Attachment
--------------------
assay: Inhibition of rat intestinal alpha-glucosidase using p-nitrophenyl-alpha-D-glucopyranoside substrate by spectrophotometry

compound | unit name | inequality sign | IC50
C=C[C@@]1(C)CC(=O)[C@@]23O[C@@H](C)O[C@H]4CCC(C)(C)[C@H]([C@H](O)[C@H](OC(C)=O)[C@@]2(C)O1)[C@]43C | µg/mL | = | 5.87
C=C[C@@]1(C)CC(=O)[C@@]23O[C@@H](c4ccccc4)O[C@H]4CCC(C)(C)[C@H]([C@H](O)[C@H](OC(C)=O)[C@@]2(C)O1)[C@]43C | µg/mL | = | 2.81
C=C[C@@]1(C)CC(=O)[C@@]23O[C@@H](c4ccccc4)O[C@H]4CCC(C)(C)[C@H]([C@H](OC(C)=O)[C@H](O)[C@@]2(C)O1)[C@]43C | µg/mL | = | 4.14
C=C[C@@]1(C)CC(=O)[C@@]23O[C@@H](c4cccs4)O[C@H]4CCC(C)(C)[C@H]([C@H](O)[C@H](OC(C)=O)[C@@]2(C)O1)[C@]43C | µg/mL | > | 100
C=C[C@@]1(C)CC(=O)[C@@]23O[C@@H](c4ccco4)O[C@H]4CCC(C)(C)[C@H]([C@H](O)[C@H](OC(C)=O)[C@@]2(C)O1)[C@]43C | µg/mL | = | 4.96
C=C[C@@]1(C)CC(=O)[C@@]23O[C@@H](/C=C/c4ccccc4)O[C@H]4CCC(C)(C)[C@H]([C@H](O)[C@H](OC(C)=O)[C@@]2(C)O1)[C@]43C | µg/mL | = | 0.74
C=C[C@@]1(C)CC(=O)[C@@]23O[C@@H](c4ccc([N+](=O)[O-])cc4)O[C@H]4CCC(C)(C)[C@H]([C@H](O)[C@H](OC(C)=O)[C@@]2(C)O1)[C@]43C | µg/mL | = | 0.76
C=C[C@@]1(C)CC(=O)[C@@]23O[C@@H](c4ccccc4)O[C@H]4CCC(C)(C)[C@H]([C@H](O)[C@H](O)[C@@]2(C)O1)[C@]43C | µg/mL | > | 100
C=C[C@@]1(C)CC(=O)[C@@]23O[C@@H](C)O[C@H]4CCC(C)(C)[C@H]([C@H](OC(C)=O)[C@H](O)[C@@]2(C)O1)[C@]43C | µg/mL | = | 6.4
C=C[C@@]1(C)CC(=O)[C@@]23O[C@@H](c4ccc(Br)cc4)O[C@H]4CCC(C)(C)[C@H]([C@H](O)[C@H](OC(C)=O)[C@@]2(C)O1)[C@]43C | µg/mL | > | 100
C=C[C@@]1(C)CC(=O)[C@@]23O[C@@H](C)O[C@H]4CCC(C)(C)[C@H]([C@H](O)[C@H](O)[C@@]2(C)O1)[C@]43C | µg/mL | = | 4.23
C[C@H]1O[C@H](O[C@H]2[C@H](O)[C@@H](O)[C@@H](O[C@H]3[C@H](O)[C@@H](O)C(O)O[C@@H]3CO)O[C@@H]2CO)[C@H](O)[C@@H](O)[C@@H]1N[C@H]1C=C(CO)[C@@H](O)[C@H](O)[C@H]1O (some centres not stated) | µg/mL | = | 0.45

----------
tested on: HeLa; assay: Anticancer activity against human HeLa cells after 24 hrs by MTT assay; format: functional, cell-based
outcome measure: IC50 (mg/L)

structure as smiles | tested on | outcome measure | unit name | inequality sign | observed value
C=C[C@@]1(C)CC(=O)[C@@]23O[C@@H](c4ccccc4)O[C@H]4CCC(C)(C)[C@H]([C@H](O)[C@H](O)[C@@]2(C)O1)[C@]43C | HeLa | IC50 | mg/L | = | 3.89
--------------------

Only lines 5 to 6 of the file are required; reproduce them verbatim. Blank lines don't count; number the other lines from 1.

C=C[C@@]1(C)CC(=O)[C@@]23O[C@@H](c4ccccc4)O[C@H]4CCC(C)(C)[C@H]([C@H](OC(C)=O)[C@H](O)[C@@]2(C)O1)[C@]43C | µg/mL | = | 4.14
C=C[C@@]1(C)CC(=O)[C@@]23O[C@@H](c4cccs4)O[C@H]4CCC(C)(C)[C@H]([C@H](O)[C@H](OC(C)=O)[C@@]2(C)O1)[C@]43C | µg/mL | > | 100